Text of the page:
• Practice your breathing - Different breathing techniques will help in different ways as you progress through labour, initially by helping you cope with the discomfort, then to make your contractions more effective. Try to practice different breathing techniques with your birth partner as they can help you stay focused as you progress through the later stages of labour.

  • Learn about labour - Contractions usually start gently and then start to build in intensity as you progress through labour, giving you time to adapt, cope and feel in control with the way that your body is birthing your baby. Try and focus on the thought that any discomfort you are feeling is part of the natural process of childbirth and that it is in a way a good thing because it's telling you that your body is working hard to bring your baby into the world.
  • Remember every birth is different - Even if a previous birth didn't go the way you had planned, it's important to remember that it doesn't mean that it won�t this time around.

  • Share your concerns - Keeping any worries you have to yourself is only going to cause you unnecessary stress. If you're worried about labour or have any questions that you need to know the answer to in order to feel more comfortable then speak to your midwife. The AskBaby forums are also a great place to share any questions or concerns that you have.

  • Focus on the end result - Unlike pain associated with an illness, the discomfort of labour is finite and unlikely to last more than 24 hours. Try to remember that labour is just a means to a wonderful end and that once you get through it you'll finally be able to meet the baby that you've been nurturing for the past 9 months.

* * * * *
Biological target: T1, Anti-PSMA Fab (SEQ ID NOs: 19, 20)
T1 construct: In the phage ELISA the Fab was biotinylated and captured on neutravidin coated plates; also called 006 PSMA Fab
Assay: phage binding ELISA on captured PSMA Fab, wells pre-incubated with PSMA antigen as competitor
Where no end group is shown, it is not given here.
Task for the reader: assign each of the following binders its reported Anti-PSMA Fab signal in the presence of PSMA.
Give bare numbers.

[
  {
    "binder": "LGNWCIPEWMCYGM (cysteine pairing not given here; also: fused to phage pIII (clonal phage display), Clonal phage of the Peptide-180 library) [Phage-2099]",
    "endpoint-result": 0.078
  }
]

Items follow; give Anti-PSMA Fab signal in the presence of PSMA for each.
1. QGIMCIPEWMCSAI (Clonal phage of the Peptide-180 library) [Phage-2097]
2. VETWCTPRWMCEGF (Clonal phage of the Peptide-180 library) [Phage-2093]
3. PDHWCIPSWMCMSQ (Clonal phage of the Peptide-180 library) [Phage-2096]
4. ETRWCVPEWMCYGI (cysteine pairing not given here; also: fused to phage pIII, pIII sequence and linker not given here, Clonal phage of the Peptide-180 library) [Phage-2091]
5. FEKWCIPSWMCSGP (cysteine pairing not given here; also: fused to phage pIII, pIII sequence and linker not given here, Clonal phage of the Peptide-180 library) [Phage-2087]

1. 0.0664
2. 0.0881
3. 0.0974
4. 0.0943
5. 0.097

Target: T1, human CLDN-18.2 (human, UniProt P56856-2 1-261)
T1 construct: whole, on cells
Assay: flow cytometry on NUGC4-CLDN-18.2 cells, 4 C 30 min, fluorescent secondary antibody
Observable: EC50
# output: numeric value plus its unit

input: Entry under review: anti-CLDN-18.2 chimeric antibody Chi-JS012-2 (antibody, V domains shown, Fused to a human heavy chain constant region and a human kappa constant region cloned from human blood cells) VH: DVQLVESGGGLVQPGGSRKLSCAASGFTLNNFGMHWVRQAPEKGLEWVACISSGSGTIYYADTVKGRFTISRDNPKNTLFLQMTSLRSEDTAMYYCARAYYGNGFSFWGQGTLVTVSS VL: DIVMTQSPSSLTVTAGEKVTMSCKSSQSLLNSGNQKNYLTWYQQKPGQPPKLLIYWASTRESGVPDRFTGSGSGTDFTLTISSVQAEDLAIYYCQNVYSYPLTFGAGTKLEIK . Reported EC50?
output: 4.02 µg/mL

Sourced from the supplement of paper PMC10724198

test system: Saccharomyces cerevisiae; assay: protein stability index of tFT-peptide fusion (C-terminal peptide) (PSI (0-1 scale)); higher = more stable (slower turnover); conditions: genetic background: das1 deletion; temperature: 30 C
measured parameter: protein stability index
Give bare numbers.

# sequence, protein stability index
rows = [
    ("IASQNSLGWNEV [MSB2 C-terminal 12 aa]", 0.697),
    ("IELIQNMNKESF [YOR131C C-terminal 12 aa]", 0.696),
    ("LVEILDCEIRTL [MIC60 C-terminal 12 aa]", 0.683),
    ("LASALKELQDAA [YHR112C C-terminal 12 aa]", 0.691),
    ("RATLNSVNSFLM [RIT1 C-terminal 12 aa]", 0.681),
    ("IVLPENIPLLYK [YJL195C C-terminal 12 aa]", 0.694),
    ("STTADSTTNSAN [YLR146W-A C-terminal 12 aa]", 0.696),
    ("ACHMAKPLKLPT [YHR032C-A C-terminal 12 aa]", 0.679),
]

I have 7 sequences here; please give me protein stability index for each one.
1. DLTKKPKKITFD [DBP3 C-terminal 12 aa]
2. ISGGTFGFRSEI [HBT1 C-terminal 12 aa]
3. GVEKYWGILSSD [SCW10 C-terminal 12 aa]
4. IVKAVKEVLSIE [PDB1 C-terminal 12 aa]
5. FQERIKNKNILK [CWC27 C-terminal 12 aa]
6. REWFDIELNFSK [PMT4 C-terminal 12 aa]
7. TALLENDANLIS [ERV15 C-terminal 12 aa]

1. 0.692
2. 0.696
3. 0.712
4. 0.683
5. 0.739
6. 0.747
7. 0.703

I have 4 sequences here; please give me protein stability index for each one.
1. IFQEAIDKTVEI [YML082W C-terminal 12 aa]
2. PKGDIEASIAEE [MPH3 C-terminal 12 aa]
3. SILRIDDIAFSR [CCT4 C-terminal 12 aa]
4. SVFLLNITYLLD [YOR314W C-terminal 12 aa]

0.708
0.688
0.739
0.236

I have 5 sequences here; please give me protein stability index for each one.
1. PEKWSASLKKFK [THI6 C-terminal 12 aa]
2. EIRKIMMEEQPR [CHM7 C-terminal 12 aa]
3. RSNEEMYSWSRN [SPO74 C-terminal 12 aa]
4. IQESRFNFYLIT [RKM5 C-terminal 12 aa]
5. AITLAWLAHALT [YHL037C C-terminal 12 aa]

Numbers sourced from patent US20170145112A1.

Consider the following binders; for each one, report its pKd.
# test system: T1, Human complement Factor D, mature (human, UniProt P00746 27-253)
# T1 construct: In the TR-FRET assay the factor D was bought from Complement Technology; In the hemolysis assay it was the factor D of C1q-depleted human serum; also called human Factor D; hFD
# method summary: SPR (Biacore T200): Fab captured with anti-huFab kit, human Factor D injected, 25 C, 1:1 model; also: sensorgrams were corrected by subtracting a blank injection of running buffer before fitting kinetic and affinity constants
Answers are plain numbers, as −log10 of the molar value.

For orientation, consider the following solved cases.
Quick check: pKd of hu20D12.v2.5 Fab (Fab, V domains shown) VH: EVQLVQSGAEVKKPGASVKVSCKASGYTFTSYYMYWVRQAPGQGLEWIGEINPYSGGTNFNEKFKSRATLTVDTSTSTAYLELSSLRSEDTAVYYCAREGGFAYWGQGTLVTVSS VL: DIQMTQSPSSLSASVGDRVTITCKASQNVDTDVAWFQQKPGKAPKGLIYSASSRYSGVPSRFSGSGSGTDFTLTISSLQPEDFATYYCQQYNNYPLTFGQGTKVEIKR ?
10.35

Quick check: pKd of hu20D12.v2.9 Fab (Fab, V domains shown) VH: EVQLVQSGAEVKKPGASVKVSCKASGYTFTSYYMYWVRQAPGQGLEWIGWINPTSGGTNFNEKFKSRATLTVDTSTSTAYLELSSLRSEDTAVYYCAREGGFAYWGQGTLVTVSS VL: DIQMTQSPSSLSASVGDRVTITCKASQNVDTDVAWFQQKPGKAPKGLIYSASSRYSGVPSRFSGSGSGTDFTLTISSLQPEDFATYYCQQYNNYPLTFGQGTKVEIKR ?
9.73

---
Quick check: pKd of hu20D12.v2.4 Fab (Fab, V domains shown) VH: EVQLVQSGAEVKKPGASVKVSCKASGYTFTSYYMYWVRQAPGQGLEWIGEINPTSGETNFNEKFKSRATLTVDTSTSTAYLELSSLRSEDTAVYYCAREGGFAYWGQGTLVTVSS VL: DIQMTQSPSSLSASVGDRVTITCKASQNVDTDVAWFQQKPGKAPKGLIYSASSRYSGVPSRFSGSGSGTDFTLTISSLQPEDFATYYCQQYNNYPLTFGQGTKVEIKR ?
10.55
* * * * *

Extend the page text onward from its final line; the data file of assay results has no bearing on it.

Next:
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i had a mirror to watch my son being born..it was amazing and helped me to concentrate because you can see the baby coming out with every push. i think if i didnt i wouldnt have been able to see the progress!!! we know how big we feel towards the big day...i thought the best feeling was when i gave the last push an felt such relief as he came out..felt all light again..lovely! its really not as horrible as i thought it would be i even posted a comment on here about how scared i was!!! hes 9 weeks old now and i would do it all again...the pain is so manageable...if you dont want to feel it there are lots of pain relief options.and if you do then have nothing...simple. i had an epidural in fact i had two because the first one came out,,,i could feel the contractions because it had worn off but coped with the gas and air (grat stuff) untill i had the next one i only had it because i didnt no what to expect. its what were made to do...i convinced myself i was too small...erm down there but our bodies are amazing. dont listen to other womens horror stories most of them exaggerate xx
by leaxx 6th Aug 2009, 10:50am
for evry1 that is frightend of labour dont be just think that at the end of it all you will have a beautiful baby to look forward 2, labour is nothing like what people say every birth is diffrent dont listen 2 the horror stories, as soon as you give that last push and you hold your baby in your arms 4 the first time all the pain will just disapear and erase from your mind i was scared but there is no need 2 b think 2 have a relaxin birth try getting some pain releif leaflets and some advice frm your midwife it really does help good luck !
by xxb3ckiboo 6th Jan 2009, 10:16am
Beg, steal or borrow a book called 'Stand and Deliver 'by Emma Mahony. It's a great read and really put me in a positive frame of mind about labor and birth. Also anything by Ina May Gaskin well worth a look at for reducing and rationalising fear of Labor
by littlered 23rd Dec 2008, 9:18am